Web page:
# Density of positive multiples of an irrational number

Let $x$ be irrational. Use $\{r\}$ to denote the fractional part of $r$: $\{r\} = r - \lfloor r \rfloor$. I know how to prove that the following set is dense in $[0,1]$: $$\{\{nx\} : n \in \mathbb{Z}\}.$$ But what about $$\{\{nx\} : n \in \mathbb{N}\}?$$ Any proof that I’ve seen of the first one fails for the second one.

Really? I thought exactly the same proof worked for $\Bbb N$.

Let $k\in\Bbb Z$ with $k\ne 0$ and define $$f(t)=e^{2\pi ikt}.$$

Then $f$ has period $1$, and $$\frac1N\sum_{n=0}^{N-1}f(nx) =\frac1N\sum_{n=0}^{N-1}\left(e^{2\pi ikx}\right)^n=\frac1N \frac{e^{2\pi ikxN}-1}{e^{2\pi ikx}-1}\to0\quad(N\to\infty).$$ So the usual approximation shows that $$\frac1N\sum_{n=0}^{N-1}f(nx)\to\int_0^1 f(t)\,dt$$for $f\in C(\Bbb T)$ and you're done, as usual.

How is this any different from the case $n\in\Bbb Z$?

• How does that imply that $\{ \exp (2\pi i {n x}) :n\in N\}$ is dense in the unit circle in $C$ ? Anyway, a proof from the most elementary method works for N just as well as for Z. – DanielWainfleet Jan 24 '16 at 5:33
• @user254665 Say those points are not dense. There is then an interval, or arc, $I$ on the circle that contains none of the points. Take $f\in C(\Bbb T)$ such that $f=0$ on the complement of $I$ but $\int f > 0$. Then $\frac1N\sum_0^{N-1}f(nx)=0$ for every $N$, so it does not converge to $\int f$. (Yes, the pigeonhole argument works as well. I really can't think of an argument that works for $n\in\Bbb Z$ but not $\Bbb N$. In any case, ignoring the question of which is simpler, this argument shows more than just that the points are dense, it shows they are asymptotically uniformly distributed.) – David C. Ullrich Jan 24 '16 at 14:21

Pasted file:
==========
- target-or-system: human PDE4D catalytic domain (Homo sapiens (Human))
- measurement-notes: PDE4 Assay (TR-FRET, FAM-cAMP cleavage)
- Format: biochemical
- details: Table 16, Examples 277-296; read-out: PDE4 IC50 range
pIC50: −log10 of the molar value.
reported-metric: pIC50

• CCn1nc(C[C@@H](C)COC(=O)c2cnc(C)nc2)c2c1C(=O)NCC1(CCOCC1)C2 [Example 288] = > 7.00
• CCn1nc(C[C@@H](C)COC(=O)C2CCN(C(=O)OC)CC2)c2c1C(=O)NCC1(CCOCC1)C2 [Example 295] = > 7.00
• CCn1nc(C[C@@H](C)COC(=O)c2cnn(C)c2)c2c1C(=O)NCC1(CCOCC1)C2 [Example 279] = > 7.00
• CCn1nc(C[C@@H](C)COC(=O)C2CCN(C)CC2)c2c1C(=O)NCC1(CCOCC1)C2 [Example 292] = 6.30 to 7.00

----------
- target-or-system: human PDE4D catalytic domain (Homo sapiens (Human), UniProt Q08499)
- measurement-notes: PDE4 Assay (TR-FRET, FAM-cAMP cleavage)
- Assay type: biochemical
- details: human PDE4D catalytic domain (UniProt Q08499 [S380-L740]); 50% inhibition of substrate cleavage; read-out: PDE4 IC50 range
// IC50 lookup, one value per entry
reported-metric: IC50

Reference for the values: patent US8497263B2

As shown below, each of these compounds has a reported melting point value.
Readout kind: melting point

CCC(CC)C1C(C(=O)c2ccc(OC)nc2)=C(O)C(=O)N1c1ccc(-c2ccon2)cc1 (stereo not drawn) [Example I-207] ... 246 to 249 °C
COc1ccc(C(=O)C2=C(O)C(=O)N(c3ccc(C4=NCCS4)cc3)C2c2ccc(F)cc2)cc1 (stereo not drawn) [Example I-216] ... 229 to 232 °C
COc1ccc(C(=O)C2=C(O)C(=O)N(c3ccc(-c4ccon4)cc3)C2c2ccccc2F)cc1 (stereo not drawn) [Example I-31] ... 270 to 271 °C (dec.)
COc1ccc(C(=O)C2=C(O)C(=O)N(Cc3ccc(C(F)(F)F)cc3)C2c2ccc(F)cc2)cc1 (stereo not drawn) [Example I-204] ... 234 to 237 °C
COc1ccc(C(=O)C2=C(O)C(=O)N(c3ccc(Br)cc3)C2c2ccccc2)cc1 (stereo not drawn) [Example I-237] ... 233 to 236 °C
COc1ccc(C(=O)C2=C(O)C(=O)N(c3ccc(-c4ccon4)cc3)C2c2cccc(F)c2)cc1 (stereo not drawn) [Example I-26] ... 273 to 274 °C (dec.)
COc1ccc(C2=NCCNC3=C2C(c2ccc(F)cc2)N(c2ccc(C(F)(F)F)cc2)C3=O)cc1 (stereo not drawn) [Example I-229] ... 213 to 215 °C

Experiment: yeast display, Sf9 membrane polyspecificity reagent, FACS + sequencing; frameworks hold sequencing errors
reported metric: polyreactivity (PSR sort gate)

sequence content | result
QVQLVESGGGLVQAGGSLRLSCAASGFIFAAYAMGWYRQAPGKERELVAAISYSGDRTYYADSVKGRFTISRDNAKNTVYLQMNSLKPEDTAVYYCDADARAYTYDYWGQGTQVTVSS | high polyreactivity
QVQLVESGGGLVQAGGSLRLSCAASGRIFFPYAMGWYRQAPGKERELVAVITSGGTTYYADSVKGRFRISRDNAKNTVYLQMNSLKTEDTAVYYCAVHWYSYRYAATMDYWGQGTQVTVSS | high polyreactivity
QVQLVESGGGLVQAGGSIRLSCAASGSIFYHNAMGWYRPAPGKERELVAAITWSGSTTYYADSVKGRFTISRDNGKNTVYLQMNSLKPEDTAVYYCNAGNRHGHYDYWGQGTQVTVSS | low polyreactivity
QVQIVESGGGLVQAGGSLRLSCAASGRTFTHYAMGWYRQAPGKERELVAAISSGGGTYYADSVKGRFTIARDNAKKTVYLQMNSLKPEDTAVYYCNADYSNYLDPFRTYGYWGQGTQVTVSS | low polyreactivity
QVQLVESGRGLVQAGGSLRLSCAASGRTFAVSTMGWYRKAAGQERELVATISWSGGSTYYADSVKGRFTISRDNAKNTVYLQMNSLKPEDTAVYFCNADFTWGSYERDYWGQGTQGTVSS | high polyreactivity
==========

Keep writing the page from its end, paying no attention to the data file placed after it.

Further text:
• very nice integral proof, which yields extra info (distribution) too. – DanielWainfleet Jan 24 '16 at 20:10
• @user254665 Yes it is very nice. The equidistribution is Weyl's theorem - I think it's his proof, not sure, in any case it's a standard thing. – David C. Ullrich Jan 24 '16 at 21:27

A minor modification of the pigeonhole argument works. Let $m$ be any positive integer. By the pigeonhole principle there must be distinct $i,j\in\{1,\dots,m+1\}$ and $k\in\{0,\dots,m-1\}$ such that $\frac{k}m\le\{ix\},\{jx\}<\frac{k+1}m$; clearly $\{|(j-i)x|\}<\frac1m$. Let $\ell$ be the largest positive integer such that $\ell\{|(j-i)x|\}<1$, let $A_m=\{n|j-i|x:0\le n\le\ell\}$, and let $D_m=\big\{\{y\}:y\in A_m\big\}$.

If $x>0$, every point of $[0,1)$ is clearly within $\frac1m$ of $A_m=D_m$. If $x<0$, then

$$D_m=\{1-|y|:y\in A_m\}\;,$$

so every point of $[0,1)$ is again within $\frac1m$ of the set $D_m$. Since $D_m\subseteq\big\{\{nx\}:n\in\Bbb N\big\}$, we’re done.